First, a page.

Negotiating the threshold: Self-other dynamics in Milton, Herbert, and Donne
Mintz, Susannah Beth
Doctor of Philosophy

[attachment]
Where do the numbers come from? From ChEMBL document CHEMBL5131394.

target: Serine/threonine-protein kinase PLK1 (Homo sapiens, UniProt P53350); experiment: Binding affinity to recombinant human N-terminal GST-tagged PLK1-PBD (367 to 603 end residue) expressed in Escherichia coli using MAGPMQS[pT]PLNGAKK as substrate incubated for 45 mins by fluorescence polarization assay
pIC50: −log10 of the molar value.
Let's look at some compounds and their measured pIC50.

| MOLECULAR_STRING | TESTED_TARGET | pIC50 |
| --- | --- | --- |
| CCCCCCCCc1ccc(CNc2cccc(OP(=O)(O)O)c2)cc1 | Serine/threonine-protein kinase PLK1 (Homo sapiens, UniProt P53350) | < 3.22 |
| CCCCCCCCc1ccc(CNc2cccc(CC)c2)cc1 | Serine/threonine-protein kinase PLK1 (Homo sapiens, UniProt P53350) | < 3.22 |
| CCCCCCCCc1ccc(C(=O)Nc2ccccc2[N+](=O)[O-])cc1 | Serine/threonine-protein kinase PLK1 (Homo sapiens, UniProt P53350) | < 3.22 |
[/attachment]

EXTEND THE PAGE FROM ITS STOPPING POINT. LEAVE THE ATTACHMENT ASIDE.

Donne, Herbert, and Milton share a persistent concern to excavate self-other dynamics. Despite differences of theology and ideology, these poets pursue others with similar complexity: longing for and seeking out, quarrelling with and striving to understand their primary "objects"--whether a woman or God, a spouse or "parent." Each poet seems preoccupied with testing the quality, and interpreting the meaning, of the self's relatedness to the other; speakers are in conversation with others, approaching the other with alternating delight, mistrust, and anxiety about the risks of contact. The prevalence of such moments throughout Songs and Sonets, The Temple, and Paradise Lost not only suggests the primacy of relational issues for these poets, but also testifies to the nuanced, idiosyncratic conflictedness of self-other engagement. Donne, Herbert, and Milton write from deep with a realm of intersubjective experience--a "relational matrix"--that requires an often precarious balancing act of contradictory imperatives. Such a dialectical process can be richly explored through the paradigms of object-relations psychoanalytic theory, which holds self and other to be inseparable and is broadly focused on inter- and intrapersonal conflict as the primary environmental determinant of "self." In particular, the work of D. W. Winnicott provides a unique set of terms with which to unwrap and sustain the liminality of object relating in these poets' work. Committed to "paradox," Winnicott believed that self and other, interior and exterior, reality and fantasy, autonomy and attachment all paradoxically coincide; this fundamental notion of the overlap of relatedness is especially suited for unpacking the ways in which relationality in these three poets seems strained and ambiguous, challenging and revisionary. My argument attempts to push this body of poetry past traditional characterization--to suggest that while the interdependence of self and other may require a constant negotiation of opposing claims, it also opens a space where revisions, exchanges, renegotiations of gender and ideology transpire. By attending to the dialectical characteristics of these poets, one discovers how consistently they test boundaries, challenge hierarchies, and contrive to revise the terms by which "self" can be defined and experienced.